Obituary policy Death Notices are free and will be run for one day, but specific guidelines must be followed. Local obituaries are paid advertisements submitted by families or funeral homes. They may be submitted by phone, mail, email or fax. The Bulletin reserves the right to edit all submissions. Please include contact information in all correspondence. For information on any of these services or about the obituary policy, contact 541-617-7825. Deadlines: Death Notices are accepted until noon Monday through Friday for next-day publication and noon Saturday. Obituaries must be received by 5 p.m. Monday through Thursday for publication on the second day after submission, by 1 p.m. Friday for Sunday or Monday publication, and by 9 a.m. Monday for Tuesday publication. Deadlines for display ads vary; please call for details. Phone: 541-617-7825 Email: obits@bendbulletin.com Fax: 541-322-7254 Mail: Obituaries P.O. Box 6020 Bend, OR 97708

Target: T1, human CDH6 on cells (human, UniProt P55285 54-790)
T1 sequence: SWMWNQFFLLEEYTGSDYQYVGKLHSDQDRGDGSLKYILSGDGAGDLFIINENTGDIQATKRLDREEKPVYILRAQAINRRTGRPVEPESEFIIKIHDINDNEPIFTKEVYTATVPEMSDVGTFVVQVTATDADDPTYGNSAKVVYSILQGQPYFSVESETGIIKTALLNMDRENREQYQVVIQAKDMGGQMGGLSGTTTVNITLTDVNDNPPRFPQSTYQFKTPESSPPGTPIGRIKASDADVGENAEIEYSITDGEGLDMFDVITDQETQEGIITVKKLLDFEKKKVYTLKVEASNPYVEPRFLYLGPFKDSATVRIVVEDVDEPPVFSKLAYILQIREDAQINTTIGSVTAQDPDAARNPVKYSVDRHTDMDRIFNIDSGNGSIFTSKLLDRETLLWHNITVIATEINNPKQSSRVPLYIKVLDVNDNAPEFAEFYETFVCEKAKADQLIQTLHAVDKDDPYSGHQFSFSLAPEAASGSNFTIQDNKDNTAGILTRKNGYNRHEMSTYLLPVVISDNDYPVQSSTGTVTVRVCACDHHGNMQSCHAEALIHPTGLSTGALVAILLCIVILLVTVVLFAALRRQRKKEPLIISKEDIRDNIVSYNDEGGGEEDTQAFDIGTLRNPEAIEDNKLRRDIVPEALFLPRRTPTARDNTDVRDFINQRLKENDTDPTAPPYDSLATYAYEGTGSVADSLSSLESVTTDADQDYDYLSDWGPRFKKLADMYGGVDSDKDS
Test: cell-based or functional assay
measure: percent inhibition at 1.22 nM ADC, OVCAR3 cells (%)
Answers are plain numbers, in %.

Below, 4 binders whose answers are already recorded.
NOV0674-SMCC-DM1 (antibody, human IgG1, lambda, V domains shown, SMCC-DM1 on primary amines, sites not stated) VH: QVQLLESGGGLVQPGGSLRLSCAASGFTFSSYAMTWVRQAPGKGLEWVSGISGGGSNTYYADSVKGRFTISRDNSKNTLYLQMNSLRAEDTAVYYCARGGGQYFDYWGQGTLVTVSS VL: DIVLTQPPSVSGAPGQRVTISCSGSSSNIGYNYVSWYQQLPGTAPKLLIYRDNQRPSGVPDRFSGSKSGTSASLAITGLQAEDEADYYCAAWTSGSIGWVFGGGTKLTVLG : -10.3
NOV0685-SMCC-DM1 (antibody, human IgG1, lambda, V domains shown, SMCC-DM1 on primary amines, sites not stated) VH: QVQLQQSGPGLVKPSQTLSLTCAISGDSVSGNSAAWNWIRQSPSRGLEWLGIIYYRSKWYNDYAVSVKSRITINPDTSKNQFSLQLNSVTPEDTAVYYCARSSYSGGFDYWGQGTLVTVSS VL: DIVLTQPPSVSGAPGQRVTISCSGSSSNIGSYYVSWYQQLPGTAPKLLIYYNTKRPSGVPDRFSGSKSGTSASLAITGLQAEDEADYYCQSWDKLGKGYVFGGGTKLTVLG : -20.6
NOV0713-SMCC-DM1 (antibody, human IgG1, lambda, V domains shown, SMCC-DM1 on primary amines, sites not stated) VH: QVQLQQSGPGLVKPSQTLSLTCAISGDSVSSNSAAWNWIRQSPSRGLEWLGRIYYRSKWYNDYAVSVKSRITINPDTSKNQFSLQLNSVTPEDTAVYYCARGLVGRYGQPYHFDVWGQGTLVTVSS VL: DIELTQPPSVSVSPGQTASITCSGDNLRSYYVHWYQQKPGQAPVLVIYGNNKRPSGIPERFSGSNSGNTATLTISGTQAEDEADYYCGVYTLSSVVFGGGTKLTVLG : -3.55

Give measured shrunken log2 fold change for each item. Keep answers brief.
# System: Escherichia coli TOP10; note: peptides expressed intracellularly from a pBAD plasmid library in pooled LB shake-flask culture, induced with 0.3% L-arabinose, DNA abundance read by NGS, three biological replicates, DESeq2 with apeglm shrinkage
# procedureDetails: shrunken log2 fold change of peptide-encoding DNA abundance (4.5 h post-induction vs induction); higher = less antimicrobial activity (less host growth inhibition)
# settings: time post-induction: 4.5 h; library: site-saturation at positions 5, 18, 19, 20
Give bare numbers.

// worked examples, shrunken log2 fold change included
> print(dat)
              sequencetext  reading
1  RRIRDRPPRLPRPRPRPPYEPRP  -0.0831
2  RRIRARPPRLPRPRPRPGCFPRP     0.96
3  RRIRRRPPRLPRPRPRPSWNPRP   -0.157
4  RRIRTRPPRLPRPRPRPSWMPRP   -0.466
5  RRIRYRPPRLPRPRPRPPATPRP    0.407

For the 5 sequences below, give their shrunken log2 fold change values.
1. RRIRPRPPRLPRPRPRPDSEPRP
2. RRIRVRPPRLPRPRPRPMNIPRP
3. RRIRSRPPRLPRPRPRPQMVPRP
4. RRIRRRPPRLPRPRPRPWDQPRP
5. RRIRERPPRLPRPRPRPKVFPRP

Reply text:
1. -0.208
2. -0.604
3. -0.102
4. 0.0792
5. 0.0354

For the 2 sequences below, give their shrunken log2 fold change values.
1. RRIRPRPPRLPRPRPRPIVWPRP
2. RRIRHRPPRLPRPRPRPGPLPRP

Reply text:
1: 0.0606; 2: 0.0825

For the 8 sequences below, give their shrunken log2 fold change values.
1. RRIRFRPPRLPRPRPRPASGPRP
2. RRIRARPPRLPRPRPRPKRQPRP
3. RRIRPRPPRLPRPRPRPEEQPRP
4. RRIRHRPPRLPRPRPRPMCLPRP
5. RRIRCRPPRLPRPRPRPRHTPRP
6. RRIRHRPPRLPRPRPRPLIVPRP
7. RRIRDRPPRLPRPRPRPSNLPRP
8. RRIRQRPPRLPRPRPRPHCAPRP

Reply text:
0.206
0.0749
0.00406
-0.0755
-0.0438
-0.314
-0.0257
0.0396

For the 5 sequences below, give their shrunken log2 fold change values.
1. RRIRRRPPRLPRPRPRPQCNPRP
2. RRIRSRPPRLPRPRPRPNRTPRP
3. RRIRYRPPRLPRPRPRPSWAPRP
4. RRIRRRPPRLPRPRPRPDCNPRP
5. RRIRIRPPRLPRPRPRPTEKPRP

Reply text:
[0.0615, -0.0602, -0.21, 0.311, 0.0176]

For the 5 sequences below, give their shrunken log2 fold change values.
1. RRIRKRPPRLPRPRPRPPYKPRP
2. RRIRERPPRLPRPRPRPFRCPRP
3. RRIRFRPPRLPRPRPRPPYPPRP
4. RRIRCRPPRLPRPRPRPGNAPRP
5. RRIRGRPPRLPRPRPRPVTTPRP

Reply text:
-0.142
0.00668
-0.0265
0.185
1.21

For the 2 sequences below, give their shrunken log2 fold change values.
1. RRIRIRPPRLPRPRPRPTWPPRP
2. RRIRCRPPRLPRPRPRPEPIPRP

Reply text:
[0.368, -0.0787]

THE BULLETIN • TUESDAY, DECEMBER 27, 2011

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W E AT H ER FOR EC A ST Maps and national forecast provided by Weather Central LP ©2011.

TODAY, DECEMBER 27

WEDNESDAY

Today: Mostly cloudy, rain likely.

Ben Burkel

Bob Shaw

LOW

49

39

Astoria

46/44

48/45

Cannon Beach 48/46

44/37

43/40

51/42

Lincoln City

Salem

48/42

53/46

53/41

46/43

Coos Bay

47/36

Oakridge

Cottage Grove

47/48

46/41

Crescent

Roseburg

51/43

Gold Beach

Unity 37/31

45/35

Paulina 48/36

Vale 40/31

Hampton 45/36

Juntura

Burns

42/32

48/37

Riley

JordanValley 43/32

Frenchglen